'Collective fictions': Similarities in reasons for accepting maternal serum alpha-fetoprotein screening among women of diverse ethnic and social class backgrounds

Nancy Press, C. H. Browner

Research output: Contribution to journalArticle

45 Scopus citations

Abstract

We analyzed the decisions of an ethnically and socioeconomically diverse group of women to accept or refuse a prenatal diagnostic test. We found that how women were informed about the test and the kind of information they were given determined their decisions more than their ethnic or social class background. To explain this, we argue that the women and their health care providers created a 'collective fiction' which situated the testing within the domain of routine prenatal care and denied its central connection to selective abortion and its eugenic implications.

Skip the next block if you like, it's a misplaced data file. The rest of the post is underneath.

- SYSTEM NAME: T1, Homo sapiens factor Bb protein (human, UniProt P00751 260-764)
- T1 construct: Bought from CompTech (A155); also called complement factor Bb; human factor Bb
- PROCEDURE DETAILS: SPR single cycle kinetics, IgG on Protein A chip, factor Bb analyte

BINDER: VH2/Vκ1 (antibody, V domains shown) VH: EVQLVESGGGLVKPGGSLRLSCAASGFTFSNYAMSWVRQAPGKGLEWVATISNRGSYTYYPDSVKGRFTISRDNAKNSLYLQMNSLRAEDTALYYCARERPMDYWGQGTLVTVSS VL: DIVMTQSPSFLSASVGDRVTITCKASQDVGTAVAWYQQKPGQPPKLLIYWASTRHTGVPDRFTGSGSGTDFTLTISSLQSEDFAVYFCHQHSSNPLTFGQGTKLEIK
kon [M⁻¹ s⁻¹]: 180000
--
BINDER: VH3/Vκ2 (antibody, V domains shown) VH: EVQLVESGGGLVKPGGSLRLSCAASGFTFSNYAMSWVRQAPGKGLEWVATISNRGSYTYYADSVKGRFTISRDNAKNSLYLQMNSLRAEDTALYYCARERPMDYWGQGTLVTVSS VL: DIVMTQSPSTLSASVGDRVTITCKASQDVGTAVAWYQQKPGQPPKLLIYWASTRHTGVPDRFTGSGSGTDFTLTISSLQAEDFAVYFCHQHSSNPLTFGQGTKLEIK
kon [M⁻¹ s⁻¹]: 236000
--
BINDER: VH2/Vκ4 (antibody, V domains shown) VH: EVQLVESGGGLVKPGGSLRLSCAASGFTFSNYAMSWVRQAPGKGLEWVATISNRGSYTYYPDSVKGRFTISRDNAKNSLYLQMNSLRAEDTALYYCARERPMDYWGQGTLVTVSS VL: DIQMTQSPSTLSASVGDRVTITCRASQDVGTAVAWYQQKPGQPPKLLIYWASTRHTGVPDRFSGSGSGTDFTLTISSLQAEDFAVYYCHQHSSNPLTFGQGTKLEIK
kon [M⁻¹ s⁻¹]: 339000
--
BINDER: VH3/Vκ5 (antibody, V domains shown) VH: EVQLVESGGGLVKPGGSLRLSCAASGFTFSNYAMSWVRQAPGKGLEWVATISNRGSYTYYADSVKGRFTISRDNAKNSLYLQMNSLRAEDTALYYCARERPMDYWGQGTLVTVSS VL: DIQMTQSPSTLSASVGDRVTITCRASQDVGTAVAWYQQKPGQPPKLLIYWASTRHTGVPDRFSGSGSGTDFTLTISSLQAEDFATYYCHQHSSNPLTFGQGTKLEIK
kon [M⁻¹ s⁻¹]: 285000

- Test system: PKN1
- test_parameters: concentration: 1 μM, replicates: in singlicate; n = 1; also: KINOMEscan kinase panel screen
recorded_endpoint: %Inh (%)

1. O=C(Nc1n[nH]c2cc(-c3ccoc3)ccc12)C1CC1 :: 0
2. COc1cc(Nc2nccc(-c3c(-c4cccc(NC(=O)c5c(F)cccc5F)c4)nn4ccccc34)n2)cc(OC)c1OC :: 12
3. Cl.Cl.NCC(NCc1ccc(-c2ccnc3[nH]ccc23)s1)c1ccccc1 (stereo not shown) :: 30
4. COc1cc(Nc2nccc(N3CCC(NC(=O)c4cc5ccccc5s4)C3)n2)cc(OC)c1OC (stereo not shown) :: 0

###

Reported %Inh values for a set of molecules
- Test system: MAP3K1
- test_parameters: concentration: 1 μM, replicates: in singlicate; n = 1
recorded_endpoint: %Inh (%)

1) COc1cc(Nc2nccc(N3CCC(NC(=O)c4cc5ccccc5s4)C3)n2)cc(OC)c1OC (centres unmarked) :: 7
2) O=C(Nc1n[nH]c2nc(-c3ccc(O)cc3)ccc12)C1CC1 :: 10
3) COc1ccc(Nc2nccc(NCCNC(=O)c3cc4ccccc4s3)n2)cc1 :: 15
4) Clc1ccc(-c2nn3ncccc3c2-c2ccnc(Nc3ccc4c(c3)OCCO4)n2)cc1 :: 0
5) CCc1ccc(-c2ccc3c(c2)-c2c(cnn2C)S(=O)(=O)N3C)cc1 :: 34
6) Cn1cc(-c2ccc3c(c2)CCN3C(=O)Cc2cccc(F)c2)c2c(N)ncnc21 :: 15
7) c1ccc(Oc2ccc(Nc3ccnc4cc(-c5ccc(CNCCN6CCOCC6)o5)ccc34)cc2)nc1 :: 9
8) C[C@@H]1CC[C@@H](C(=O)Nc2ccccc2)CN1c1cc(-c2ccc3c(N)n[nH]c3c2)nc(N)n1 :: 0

Original languageEnglish (US)
Pages (from-to)97-106
Number of pages10
JournalFetal Diagnosis and Therapy
Volume8
Issue numberSUPPL. 1
Publication statusPublished - 1993
Externally publishedYes

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Keywords

  • abortion
  • biomedical culture
  • patient education
  • prenatal diagnosis

ASJC Scopus subject areas

  • Obstetrics and Gynecology
  • Pediatrics, Perinatology, and Child Health

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